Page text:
The acoustic portion of this year's music programming will move inside to the nearby Longview Center; due to recent municipal tree protection efforts, the festival couldn't again build multiple stages within Moore Square. And when Lowder and Dollar return to work on Monday morning, they'll begin planning how to overhaul the festival's footprint entirely in the future, as the Raleigh City Council approved a fundraising process for a long-debated reboot of Moore Square last week.
"We've been pretty good about adapting to change," says Dollar, "and letting the funk of what's going on in the city, which is our landscape, just be part of the festival."
But the physical landscape isn't the only change Artsplosure must adjust for as it climbs into middle age. It's also working to avoid a mid-life crisis by distinguishing itself from a new abundance of downtown events, including many with bigger budgets that aren't nearly as dependent upon public funds.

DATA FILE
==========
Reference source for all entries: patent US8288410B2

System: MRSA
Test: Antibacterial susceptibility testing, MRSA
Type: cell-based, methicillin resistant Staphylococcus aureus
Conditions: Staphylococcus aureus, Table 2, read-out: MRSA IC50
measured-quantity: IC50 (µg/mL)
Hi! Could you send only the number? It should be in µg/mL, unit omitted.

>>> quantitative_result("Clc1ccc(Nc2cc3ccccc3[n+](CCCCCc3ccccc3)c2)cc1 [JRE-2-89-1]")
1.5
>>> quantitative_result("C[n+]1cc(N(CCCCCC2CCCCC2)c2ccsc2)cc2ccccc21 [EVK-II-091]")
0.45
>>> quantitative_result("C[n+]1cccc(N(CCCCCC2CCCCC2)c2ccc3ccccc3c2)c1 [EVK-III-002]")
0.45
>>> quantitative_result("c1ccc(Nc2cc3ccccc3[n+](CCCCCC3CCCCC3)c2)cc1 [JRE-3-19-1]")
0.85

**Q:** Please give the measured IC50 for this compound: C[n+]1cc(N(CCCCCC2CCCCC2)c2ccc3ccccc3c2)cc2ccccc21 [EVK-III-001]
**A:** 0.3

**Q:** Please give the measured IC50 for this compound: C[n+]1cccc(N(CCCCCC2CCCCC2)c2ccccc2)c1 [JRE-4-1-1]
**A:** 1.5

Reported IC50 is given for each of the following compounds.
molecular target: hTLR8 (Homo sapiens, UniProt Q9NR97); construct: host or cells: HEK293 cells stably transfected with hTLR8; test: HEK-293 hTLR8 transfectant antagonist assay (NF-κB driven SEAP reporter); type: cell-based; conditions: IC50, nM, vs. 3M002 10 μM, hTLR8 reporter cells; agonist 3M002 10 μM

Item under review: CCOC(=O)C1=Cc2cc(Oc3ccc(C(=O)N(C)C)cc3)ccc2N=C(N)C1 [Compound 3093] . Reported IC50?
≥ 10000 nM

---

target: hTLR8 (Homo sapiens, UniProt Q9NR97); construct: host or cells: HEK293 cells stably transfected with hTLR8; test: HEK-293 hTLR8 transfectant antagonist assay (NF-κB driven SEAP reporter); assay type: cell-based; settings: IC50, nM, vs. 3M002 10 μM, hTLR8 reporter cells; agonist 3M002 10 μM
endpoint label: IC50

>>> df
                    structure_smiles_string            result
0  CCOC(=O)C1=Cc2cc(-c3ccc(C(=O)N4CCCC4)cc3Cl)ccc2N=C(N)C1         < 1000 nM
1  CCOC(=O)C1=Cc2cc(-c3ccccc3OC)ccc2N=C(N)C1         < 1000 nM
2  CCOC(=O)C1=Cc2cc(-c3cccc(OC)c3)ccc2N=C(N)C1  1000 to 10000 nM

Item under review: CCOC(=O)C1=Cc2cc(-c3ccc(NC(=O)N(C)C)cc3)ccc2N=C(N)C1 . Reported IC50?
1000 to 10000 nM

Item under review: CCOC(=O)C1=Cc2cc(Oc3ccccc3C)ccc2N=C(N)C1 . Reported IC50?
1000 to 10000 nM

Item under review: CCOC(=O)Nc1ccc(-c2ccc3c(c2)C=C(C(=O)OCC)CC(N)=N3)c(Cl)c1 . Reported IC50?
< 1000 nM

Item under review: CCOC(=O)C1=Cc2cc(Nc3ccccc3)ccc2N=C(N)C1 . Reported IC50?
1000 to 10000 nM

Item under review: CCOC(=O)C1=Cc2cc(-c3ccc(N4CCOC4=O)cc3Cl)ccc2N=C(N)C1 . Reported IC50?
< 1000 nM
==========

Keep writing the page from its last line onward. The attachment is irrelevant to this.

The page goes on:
Artsplosure isn't the oasis in the downtown desert it might've once seemed. Within a few weeks of the free festival, the city center will have hosted a LGBT celebration, a beer festival, a food truck rodeo, several road races and a free concert at Red Hat Amphitheater. And that's only a sample taken from a few streets, not accounting for the surrounding blocks of Glenwood South or the new North Hills amphitheater.
Compared to other new downtown festivals, Artsplosure's overall budget represents but a fraction of their spending capabilities. During each of the last three years, Artsplosure has spent between $135,000 and $185,000 to produce the two-day event. That's a quarter of what Hopscotch paid for last year's festival. And this year, Artsplosure budgeted $84,000 for all of its talents—musicians such as Tift Merritt and Alejandro Escovedo, a massive caterpillar created by Paperhand Puppet Intervention and a street-theater spectacle. The talent for last fall's two-day IBMA fan festival, meanwhile, cost a quarter-million dollars.